Tocarra: Throughout all of your trials and obstacles, how were you able to remain focused and successful?
Clarence: It actually started by default. It started when I was young. In my family, we never had anything when I was younger. When I look back now, I say wow we weren’t poor, it was poverty. However, my mother did the best that she could. She is an amazing woman; she just never had it easy when we were growing up. Things got better when we got older, but it started when I was young. In my family you could not give up no matter what! There was no quitting. If you don’t have a car, catch the bus. If you don’t have enough food…figure it out. Everybody was a survivor. Having those things instilled in me when I was going through some of my darkest moments, I just remember there was no giving up. On the flip side, I just had a lot of faith. I would pray all the time and try to keep my mind in the right place, and try to focus on the positive. When I was growing up my mom was my manager. She helped me get my record deal. We had no resources, but she always believed that something good could happen. I carry a lot of those traits, belief systems and the ways of how she saw the world from a very small magnifying glass. I always thought things could get better due to those traits being instilled in me. I’ve seen so much destructive stuff that should have taken me out in so many ways before I even had a deal. When I was young my father went to prison, seeing uncles in and out of jail and being in neighborhoods with shootouts, we just went through so much. So, after my music career, a lot of those things were just instilled in me. My will to get back on my feet was really strong.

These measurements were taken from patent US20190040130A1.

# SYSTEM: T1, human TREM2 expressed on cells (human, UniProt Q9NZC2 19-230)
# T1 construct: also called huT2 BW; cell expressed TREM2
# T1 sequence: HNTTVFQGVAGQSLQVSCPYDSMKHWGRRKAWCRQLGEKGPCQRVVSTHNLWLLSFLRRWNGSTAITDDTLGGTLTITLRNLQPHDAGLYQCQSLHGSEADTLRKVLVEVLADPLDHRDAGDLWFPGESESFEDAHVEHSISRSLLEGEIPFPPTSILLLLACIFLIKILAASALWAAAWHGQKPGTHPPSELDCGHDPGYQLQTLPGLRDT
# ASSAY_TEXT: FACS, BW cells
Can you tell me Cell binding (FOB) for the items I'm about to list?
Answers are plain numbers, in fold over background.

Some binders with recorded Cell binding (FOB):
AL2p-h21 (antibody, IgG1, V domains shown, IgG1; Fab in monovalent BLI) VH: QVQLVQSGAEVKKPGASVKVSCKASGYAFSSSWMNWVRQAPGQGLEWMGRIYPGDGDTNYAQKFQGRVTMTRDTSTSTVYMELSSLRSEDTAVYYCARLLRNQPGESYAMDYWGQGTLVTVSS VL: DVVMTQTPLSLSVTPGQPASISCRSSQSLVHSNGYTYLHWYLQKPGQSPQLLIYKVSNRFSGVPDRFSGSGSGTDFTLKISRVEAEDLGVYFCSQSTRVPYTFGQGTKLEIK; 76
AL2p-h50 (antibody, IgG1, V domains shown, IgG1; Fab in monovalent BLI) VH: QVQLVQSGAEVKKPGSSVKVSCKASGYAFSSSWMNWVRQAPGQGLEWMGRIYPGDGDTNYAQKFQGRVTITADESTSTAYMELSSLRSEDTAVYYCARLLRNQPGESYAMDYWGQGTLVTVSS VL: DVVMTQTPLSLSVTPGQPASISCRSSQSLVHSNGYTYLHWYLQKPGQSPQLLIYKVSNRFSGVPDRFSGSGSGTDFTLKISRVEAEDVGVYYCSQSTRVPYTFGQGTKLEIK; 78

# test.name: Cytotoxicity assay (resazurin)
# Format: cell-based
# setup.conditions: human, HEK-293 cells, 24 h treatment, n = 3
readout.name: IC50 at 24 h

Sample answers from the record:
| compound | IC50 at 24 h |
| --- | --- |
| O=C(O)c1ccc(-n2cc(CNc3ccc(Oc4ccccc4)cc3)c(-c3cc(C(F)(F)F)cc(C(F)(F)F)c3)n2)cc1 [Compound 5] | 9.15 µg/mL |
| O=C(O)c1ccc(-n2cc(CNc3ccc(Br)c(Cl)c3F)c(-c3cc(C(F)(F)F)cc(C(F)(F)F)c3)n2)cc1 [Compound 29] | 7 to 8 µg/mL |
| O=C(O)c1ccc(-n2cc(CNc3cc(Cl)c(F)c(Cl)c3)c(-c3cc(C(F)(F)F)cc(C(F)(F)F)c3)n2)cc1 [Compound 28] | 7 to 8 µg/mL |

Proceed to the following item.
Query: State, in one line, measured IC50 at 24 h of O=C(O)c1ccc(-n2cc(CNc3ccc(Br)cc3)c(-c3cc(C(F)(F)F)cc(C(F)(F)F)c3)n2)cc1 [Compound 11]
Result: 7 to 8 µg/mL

Tocarra: Would you like to add anything before we conclude the interview?
Clarence:  I just really want everybody to pay close attention to all of the restrictions that has been placed on their lives and then really think about how their life was prior to this corona outbreak. Once we get past this, I hope people try to find a way to switch some things up. Prior to the outbreak people procrastinated about taking walks, maybe this will make people want to take walks more because they’ll know that it can be taken away. I think this one moment is showing us that anything can be taken away from you. I told someone the corona-virus is like grieving. When people lose someone they look at pictures of their loved ones and they think about memories of family gatherings and conversations. When you lose a loved one those things can no longer happen, and all you have is the memories. Like, right now, we have memories of being able to go out and hang out with our friends and the time we could run around with no mask on. So, it’s kind of similar. I really hope that people pay attention and learn something from this moment and move forward with a new profound respect as far as life. Also, grab my book. It’s on Amazon, it’s on Target.com, it’s at Walmart.com, and it’s on Barnes and Noble.

Tocarra: You shared some very powerful and valuable information. Our readers will definitely receive a lot of great insight from this interview. Thanks again for your time!
Clarence: Thank you! It has been a pleasure!